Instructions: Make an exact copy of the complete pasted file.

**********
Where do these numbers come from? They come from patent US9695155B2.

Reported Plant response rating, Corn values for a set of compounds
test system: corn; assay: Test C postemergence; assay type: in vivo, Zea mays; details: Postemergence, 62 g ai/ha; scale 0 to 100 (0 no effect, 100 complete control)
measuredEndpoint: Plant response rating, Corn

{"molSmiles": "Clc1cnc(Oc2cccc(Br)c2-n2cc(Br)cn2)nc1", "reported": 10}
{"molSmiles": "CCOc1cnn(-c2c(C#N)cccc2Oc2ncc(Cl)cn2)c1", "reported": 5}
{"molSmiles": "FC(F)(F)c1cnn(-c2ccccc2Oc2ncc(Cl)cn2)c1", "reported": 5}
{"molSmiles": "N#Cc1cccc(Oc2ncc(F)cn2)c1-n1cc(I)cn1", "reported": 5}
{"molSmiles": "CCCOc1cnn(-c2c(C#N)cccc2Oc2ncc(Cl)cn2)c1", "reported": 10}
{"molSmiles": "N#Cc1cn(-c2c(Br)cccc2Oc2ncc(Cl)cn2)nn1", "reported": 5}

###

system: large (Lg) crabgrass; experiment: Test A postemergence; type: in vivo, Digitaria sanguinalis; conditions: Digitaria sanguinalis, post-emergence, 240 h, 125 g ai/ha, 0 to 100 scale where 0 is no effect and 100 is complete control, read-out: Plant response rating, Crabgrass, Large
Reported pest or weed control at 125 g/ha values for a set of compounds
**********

Where do these numbers come from? They come from patent US9695155B2.

Reported Plant response rating, Corn values for a set of compounds
test system: corn; assay: Test C postemergence; assay type: in vivo, Zea mays; details: Postemergence, 62 g ai/ha; scale 0 to 100 (0 no effect, 100 complete control)
measuredEndpoint: Plant response rating, Corn

{"molSmiles": "Clc1cnc(Oc2cccc(Br)c2-n2cc(Br)cn2)nc1", "reported": 10}
{"molSmiles": "CCOc1cnn(-c2c(C#N)cccc2Oc2ncc(Cl)cn2)c1", "reported": 5}
{"molSmiles": "FC(F)(F)c1cnn(-c2ccccc2Oc2ncc(Cl)cn2)c1", "reported": 5}
{"molSmiles": "N#Cc1cccc(Oc2ncc(F)cn2)c1-n1cc(I)cn1", "reported": 5}
{"molSmiles": "CCCOc1cnn(-c2c(C#N)cccc2Oc2ncc(Cl)cn2)c1", "reported": 10}
{"molSmiles": "N#Cc1cn(-c2c(Br)cccc2Oc2ncc(Cl)cn2)nn1", "reported": 5}

###

system: large (Lg) crabgrass; experiment: Test A postemergence; type: in vivo, Digitaria sanguinalis; conditions: Digitaria sanguinalis, post-emergence, 240 h, 125 g ai/ha, 0 to 100 scale where 0 is no effect and 100 is complete control, read-out: Plant response rating, Crabgrass, Large
Reported pest or weed control at 125 g/ha values for a set of compounds